The Panthers look on after a Warriors try at Mt Smart Stadium in Round 21.

Warriors v Panthers: Five key points

A clever play from Shaun Johnson in golden point saw him cross for the match-winning try and lift the Warriors to a 20-16 win over the Panthers. Here are five key points from Saturday's clash at Mt Smart Stadium.

Match report: Johnson golden try sinks Panthers
Instinct took over: Johnson

 


Johnson and Kata rise to the occasion

While it will be Johnson's individual try which grabs most of the headlines post-match, centre Solomone Kata produced one of his own seconds earlier which was just as important to the final outcome.

With Penrith working their way out of their own half, Kata came up with a stinging one-on-one tackle and stripped the ball free, regaining possession to set the Warriors up with the winning opportunity.

From their Johnson was typically clutch, pulling out of an attempted field goal to duck through a rapidly-advancing Penrith line and score the match-winner.

Warriors coach Andrew McFadden said the heads-up play was an indicator of Johnson's ability under extreme pressure.

"That was a very composed play, because he knew he wasn't going to get a clean shot away and he knew he had tackles up his sleeve," McFadden said.

"I thought that was a very big play and a big moment, that was good to see."

Captain Ryan Hoffman also took time to acknowledge Kata for his "special play" on a night where the Tongan centre ran for 129 metres.

 

Black marks in golden point

At times it seemed the Panthers were doing everything they could to shoot themselves in the foot through golden point.

Errors from Dallin-Watene Zelezniak and Leilani Latu gifted the Warriors with easy possession, while a loose carry resulting in a one-on-one strip with just over a minute to go sealed Penrith's fate, according to coach Anthony Griffin.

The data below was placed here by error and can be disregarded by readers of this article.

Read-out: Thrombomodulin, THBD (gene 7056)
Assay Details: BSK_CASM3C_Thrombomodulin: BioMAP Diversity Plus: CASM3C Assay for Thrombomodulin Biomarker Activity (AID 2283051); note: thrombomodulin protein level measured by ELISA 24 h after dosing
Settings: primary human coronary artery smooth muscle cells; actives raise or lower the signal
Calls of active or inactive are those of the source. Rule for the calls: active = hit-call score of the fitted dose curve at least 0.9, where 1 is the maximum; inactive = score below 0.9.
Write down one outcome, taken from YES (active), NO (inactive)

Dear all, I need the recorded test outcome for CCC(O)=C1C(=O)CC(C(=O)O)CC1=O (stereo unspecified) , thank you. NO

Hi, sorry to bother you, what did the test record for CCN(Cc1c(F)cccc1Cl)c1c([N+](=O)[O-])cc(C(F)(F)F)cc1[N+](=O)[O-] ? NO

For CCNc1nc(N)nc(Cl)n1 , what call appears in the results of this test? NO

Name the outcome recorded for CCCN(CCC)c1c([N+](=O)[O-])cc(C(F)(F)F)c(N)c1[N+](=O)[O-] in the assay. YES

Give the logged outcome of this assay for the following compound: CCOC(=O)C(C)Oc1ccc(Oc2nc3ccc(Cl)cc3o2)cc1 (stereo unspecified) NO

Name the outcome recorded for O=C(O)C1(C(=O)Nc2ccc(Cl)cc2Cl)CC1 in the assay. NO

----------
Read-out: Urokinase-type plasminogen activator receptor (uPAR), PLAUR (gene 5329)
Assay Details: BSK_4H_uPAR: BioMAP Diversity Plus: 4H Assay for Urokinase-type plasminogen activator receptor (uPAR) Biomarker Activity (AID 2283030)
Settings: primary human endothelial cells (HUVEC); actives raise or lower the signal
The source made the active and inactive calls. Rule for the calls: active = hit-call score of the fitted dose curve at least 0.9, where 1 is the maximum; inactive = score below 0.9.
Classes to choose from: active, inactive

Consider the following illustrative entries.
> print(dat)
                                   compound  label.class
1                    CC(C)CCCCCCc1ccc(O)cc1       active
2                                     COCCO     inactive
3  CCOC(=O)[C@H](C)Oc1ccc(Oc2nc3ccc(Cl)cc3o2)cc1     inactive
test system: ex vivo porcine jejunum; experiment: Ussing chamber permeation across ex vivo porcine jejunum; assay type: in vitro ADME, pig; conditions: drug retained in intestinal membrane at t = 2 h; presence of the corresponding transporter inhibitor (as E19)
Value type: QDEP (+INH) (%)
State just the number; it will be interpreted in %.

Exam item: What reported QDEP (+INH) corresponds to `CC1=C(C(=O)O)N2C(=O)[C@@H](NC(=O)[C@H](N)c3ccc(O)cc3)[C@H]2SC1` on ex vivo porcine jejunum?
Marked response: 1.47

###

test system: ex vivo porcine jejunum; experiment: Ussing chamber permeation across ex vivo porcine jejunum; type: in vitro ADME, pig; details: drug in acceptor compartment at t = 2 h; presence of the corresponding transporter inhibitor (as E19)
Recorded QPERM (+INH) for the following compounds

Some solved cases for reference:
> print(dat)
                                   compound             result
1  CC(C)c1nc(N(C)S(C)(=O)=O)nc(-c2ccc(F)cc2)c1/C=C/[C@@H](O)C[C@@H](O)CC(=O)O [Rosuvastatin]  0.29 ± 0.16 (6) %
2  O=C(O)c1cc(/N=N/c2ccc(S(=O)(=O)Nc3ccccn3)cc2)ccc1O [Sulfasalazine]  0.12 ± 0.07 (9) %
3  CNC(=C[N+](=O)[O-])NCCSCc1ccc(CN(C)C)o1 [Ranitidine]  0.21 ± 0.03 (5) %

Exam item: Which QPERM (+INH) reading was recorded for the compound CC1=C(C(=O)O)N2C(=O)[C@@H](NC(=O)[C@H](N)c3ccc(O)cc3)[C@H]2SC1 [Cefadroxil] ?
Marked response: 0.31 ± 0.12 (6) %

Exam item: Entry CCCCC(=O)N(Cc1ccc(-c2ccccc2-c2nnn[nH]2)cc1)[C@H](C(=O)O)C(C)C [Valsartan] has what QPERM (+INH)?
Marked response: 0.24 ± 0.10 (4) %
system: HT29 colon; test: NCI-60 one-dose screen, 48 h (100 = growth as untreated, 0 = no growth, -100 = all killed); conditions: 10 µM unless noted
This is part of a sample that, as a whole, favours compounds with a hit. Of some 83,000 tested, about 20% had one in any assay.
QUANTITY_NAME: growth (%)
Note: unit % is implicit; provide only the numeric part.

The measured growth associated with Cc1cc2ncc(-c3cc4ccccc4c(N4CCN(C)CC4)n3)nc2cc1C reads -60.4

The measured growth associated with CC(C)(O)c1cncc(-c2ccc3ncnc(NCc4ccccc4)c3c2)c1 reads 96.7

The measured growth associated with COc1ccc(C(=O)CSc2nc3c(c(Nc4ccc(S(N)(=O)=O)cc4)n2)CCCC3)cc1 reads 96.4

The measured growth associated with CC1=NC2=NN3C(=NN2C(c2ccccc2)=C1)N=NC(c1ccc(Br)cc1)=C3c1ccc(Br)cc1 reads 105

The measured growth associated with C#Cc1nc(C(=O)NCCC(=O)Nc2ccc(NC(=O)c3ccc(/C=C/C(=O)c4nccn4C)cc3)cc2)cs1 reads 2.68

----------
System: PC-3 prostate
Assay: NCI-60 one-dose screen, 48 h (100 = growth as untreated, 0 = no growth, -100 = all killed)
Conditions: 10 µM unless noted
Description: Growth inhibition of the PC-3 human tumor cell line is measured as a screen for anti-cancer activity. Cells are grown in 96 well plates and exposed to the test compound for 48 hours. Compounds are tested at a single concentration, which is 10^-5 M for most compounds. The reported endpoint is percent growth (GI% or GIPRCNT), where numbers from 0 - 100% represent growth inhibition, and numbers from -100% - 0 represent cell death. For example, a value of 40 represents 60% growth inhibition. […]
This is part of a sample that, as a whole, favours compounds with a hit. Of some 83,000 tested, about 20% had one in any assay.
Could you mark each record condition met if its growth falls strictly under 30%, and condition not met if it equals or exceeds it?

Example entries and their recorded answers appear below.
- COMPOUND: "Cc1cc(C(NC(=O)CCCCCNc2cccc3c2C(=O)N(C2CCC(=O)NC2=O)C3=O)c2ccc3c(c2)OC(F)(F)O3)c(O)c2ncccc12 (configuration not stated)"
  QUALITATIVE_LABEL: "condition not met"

"We turned it over three times in golden point and unfortunately we paid right at the death there," Griffin said.

"In golden point we hardly had any possession, as I say we turned it over three times and in the end that's a big lesson for us out of tonight."

Due in part to those errors, the Panthers weren't able to get in position for a match-winning play at any point in additional time.

Fusitu'a likely to have found his home

One of the major talking points through the week in Auckland was McFadden's decision to put Tuimoala Lolohea back to fullback and shift David Fusitu'a to the centres, despite the latter displaying plenty of ability at the back in recent weeks.

But it paid off in spades, with Fusitu'a crossing for a double and looking defensively sound out on the right edge.

In addition to his two tries the lanky flyer carried the ball 10 times for 98 metres and made a line break.

"That is why we put him there in the first place. I have got a lot of confidence in David and he certainly didn't let anyone down tonight, he was very good," McFadden said.

"The way David has been playing for the last two months, he has been competing like everyone in the side. 

"He knows what his role is, he has obviously got some real talent but he is playing tough and that is what we are trying to do, trying to build."

Lessons learned for Warriors

When you play three lots of golden point football in the space of four games you are bound to pick up a tip or two.

After suffering extra-time defeats in three of their last four games, the Warriors rallied to earn their second golden point win of the year, leaning on some of their recent experience.

"I suppose last week (a 26-22 golden point loss to the Raiders) was disappointing because I felt we stopped playing, but we made a point of winning the aggression in golden point and I thought we did that," Hoffman said.

"We got ourselves in position but I didn't feel like we panicked.

"We would have liked to have got [a field goal] shot away, especially in that first instance of golden point, but I don't think we panicked too much."

Penrith almost find a way despite the odds

A quick look at the stat sheet from the match would lead you to believe the Warriors were probably comfortable winners.

The Panthers were full of mistakes in Auckland, making 13 errors and completing at just 71 per cent.

As a result the visitors only saw 47 per cent of the ball and missed 30 tackles, yet somehow kept finding a way to remain in the game.

"I thought our guys, we clearly didn't have our execution right in the first half," Griffin said.

"But I was really proud of their effort to claw our way back into the game.

"I thought we had a bit of momentum… but once it gets to golden point anything can happen."